A really important book bringing together the data from many different scientific disciplines to spell out what (little) we know of humanoid history in the sub-continent. In many ways, a life's work by an important scientist who made important contributions to the study of Indus people and their forerunners.
Books on archaeology and anthropological findings from the excavation of ancient Harappan and Indus Valley sites.
The archaeological remains in the Gulf area are astounding, and still relatively unexplored. Michael Rice has produced the first up-to-date book, which encompasses all the recent work in the area.
This work is a revealing study of the enigmatic Indus civilization and how a rich repertoire of archaeological tools is being used to probe its puzzles.
This volume explores multiple perceptions of Indian history and scholarship produced through archaeological fieldwork and related photography during the colonial period. The focus is on John Marshall, the man who really made the Archaeological Survey of India the formidable player it became in the reconstruction and preservation of Indian history. He announced and fostered the discovery of the ancient Indus civilization, even as the hard work on the ground was done by a handful of Indian archaeologists.
One of the least understood or investigated issues is the prehistory of the Indian subcontinent, long before the Indus civilization (3500-1700 BCE) and before Mehrgarh (ca. 7000 BCE). Fortunately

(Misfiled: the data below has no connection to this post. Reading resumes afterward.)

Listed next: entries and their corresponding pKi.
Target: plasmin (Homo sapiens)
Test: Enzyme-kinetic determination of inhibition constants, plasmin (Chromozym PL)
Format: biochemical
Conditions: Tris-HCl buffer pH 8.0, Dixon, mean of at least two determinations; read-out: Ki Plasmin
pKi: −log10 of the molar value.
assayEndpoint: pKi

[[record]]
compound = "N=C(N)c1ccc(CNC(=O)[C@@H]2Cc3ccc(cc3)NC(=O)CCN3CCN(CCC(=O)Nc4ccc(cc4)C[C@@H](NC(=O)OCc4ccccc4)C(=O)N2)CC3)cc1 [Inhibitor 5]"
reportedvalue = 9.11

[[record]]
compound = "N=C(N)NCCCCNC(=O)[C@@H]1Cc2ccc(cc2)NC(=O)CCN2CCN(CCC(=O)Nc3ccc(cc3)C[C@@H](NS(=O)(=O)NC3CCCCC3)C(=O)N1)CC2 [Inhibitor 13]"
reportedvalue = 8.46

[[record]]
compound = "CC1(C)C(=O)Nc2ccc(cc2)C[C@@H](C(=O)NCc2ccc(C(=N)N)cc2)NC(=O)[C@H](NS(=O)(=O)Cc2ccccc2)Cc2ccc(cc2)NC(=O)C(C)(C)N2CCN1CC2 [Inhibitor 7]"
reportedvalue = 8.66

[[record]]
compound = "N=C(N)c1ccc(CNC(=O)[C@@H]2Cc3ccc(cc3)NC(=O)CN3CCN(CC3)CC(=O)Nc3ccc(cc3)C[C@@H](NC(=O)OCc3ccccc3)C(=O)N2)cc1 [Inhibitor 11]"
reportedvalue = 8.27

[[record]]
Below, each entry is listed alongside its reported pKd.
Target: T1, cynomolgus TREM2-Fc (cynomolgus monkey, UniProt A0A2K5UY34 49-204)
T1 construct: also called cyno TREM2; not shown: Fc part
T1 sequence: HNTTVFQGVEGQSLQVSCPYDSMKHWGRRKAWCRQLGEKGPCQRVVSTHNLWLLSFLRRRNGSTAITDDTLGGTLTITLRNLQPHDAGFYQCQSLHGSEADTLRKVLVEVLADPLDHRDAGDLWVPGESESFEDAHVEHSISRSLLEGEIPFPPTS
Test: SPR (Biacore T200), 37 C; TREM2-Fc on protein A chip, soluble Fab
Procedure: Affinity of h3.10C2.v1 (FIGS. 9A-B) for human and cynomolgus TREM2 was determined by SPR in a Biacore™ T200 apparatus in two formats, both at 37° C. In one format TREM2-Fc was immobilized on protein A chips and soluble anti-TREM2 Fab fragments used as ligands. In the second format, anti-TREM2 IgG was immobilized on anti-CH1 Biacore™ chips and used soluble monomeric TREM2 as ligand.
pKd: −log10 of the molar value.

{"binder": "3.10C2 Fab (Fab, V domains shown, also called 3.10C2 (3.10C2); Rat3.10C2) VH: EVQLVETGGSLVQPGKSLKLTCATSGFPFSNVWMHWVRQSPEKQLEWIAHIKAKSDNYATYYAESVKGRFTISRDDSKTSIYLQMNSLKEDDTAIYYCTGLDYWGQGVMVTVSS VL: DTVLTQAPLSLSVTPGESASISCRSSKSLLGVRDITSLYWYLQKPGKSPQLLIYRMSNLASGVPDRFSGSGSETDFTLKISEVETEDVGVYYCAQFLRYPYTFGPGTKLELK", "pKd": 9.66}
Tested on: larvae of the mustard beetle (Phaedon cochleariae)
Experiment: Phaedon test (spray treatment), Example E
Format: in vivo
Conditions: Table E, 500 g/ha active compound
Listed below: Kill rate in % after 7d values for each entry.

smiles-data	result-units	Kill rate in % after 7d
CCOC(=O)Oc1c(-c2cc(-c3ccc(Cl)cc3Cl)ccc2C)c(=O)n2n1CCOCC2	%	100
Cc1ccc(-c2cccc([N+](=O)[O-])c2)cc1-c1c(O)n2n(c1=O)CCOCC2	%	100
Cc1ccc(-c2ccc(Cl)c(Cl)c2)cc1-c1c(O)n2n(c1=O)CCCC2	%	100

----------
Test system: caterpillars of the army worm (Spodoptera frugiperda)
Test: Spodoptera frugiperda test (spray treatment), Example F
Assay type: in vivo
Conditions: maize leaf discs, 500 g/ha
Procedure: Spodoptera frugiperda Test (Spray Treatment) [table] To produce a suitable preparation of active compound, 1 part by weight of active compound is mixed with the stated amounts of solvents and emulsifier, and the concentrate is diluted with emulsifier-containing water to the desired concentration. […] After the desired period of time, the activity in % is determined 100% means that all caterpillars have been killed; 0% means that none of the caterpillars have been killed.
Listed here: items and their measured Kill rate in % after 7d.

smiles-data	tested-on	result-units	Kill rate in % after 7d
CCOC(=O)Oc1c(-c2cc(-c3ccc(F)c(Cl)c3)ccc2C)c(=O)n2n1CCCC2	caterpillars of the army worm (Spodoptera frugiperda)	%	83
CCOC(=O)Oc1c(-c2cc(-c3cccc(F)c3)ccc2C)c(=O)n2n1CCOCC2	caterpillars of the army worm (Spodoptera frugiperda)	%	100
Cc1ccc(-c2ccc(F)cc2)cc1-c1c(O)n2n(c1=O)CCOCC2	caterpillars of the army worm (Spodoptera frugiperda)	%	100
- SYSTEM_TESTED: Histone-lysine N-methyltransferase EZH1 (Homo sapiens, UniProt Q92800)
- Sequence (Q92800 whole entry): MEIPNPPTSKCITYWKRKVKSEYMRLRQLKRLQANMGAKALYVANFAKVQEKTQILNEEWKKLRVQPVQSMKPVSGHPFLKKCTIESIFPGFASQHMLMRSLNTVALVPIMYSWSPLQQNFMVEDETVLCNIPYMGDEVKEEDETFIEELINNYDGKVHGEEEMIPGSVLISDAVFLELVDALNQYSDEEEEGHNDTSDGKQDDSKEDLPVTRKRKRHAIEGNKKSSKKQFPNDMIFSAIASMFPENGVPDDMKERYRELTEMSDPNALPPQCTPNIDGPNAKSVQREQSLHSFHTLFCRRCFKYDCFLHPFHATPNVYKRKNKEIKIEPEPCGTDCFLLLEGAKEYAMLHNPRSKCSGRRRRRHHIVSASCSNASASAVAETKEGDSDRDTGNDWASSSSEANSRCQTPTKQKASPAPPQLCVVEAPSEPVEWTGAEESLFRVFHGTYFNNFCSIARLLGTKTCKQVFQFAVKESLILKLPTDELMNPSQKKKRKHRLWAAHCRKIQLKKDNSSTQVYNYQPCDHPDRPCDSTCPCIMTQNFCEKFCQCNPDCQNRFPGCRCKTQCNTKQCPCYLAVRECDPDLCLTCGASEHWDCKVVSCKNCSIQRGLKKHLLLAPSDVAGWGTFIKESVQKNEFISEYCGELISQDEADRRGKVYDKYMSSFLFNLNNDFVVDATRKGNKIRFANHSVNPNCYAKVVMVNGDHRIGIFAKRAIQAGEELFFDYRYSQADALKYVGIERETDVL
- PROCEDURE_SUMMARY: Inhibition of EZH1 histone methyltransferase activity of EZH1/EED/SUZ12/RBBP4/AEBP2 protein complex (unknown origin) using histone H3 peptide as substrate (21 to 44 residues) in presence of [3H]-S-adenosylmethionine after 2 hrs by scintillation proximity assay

This volume, dedicated to the archaeologist Dr. Gregory Possehl, has been edited by his former students, and presents a series of case studies that develop and investigate the broad range of ideas and research that "Dr. P" fostered through his research and teaching.
Robin Coningham (Durham University) and Ruth Young (University of Leicester) offer a critical synthesis of the archaeology of South Asia from the Neolithic period (c.6500 BCE), when domestication began, to the spread of Buddhism accompanying the Mauryan Emperor Asoka's reign (third century BCE).
"The indigenous seems to reside and grow deep within the colonial," writes the author (p. 86) of this book.
These lectures at the University of Madras in 1935 by the archaeologist K. N. Dikshit is a little known but well-written and surprisingly relevant summary of what was known about the ancient Indus civilization after the first 14 years of excavations.